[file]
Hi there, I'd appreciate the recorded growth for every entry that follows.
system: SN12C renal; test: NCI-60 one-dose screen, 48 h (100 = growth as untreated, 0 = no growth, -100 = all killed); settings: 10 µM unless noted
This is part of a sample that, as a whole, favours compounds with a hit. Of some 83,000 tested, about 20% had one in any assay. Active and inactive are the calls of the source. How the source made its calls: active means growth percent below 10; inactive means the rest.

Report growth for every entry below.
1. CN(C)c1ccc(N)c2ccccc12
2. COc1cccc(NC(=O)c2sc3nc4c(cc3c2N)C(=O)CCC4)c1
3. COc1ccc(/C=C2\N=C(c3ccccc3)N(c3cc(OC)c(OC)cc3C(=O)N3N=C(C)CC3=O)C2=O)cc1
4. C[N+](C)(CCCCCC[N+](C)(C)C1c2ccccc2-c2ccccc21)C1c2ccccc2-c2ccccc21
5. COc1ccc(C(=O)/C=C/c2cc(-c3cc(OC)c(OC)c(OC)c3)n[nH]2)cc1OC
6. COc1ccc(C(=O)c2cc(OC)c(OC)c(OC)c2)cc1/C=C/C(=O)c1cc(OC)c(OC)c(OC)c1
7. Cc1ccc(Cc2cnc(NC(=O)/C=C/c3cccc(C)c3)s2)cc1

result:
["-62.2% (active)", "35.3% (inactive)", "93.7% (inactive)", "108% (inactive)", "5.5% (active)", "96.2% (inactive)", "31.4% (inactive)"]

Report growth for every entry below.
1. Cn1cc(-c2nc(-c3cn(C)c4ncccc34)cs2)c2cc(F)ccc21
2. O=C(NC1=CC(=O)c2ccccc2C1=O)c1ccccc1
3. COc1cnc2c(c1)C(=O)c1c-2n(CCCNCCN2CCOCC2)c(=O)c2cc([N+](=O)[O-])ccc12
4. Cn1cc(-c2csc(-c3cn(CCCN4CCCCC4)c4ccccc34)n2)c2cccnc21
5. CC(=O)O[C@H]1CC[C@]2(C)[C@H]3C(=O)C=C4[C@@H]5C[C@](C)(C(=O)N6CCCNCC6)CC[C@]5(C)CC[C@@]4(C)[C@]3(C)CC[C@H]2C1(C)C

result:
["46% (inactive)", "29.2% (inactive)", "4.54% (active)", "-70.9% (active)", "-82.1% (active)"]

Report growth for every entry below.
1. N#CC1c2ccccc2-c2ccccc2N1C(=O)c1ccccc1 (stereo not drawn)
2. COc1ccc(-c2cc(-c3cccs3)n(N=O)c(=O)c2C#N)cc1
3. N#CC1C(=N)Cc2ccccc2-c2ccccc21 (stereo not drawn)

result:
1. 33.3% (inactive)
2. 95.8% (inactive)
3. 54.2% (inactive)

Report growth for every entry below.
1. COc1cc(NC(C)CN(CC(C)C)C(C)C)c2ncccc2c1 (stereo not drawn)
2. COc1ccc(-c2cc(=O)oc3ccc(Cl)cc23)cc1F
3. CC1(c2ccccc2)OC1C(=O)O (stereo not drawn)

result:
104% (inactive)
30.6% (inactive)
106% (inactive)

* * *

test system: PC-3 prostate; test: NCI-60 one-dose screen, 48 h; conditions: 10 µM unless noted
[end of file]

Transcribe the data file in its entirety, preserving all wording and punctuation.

Hi there, I'd appreciate the recorded growth for every entry that follows.
system: SN12C renal; test: NCI-60 one-dose screen, 48 h (100 = growth as untreated, 0 = no growth, -100 = all killed); settings: 10 µM unless noted
This is part of a sample that, as a whole, favours compounds with a hit. Of some 83,000 tested, about 20% had one in any assay. Active and inactive are the calls of the source. How the source made its calls: active means growth percent below 10; inactive means the rest.

Report growth for every entry below.
1. CN(C)c1ccc(N)c2ccccc12
2. COc1cccc(NC(=O)c2sc3nc4c(cc3c2N)C(=O)CCC4)c1
3. COc1ccc(/C=C2\N=C(c3ccccc3)N(c3cc(OC)c(OC)cc3C(=O)N3N=C(C)CC3=O)C2=O)cc1
4. C[N+](C)(CCCCCC[N+](C)(C)C1c2ccccc2-c2ccccc21)C1c2ccccc2-c2ccccc21
5. COc1ccc(C(=O)/C=C/c2cc(-c3cc(OC)c(OC)c(OC)c3)n[nH]2)cc1OC
6. COc1ccc(C(=O)c2cc(OC)c(OC)c(OC)c2)cc1/C=C/C(=O)c1cc(OC)c(OC)c(OC)c1
7. Cc1ccc(Cc2cnc(NC(=O)/C=C/c3cccc(C)c3)s2)cc1

result:
["-62.2% (active)", "35.3% (inactive)", "93.7% (inactive)", "108% (inactive)", "5.5% (active)", "96.2% (inactive)", "31.4% (inactive)"]

Report growth for every entry below.
1. Cn1cc(-c2nc(-c3cn(C)c4ncccc34)cs2)c2cc(F)ccc21
2. O=C(NC1=CC(=O)c2ccccc2C1=O)c1ccccc1
3. COc1cnc2c(c1)C(=O)c1c-2n(CCCNCCN2CCOCC2)c(=O)c2cc([N+](=O)[O-])ccc12
4. Cn1cc(-c2csc(-c3cn(CCCN4CCCCC4)c4ccccc34)n2)c2cccnc21
5. CC(=O)O[C@H]1CC[C@]2(C)[C@H]3C(=O)C=C4[C@@H]5C[C@](C)(C(=O)N6CCCNCC6)CC[C@]5(C)CC[C@@]4(C)[C@]3(C)CC[C@H]2C1(C)C

result:
["46% (inactive)", "29.2% (inactive)", "4.54% (active)", "-70.9% (active)", "-82.1% (active)"]

Report growth for every entry below.
1. N#CC1c2ccccc2-c2ccccc2N1C(=O)c1ccccc1 (stereo not drawn)
2. COc1ccc(-c2cc(-c3cccs3)n(N=O)c(=O)c2C#N)cc1
3. N#CC1C(=N)Cc2ccccc2-c2ccccc21 (stereo not drawn)

result:
1. 33.3% (inactive)
2. 95.8% (inactive)
3. 54.2% (inactive)

Report growth for every entry below.
1. COc1cc(NC(C)CN(CC(C)C)C(C)C)c2ncccc2c1 (stereo not drawn)
2. COc1ccc(-c2cc(=O)oc3ccc(Cl)cc23)cc1F
3. CC1(c2ccccc2)OC1C(=O)O (stereo not drawn)

result:
104% (inactive)
30.6% (inactive)
106% (inactive)

* * *

test system: PC-3 prostate; test: NCI-60 one-dose screen, 48 h; conditions: 10 µM unless noted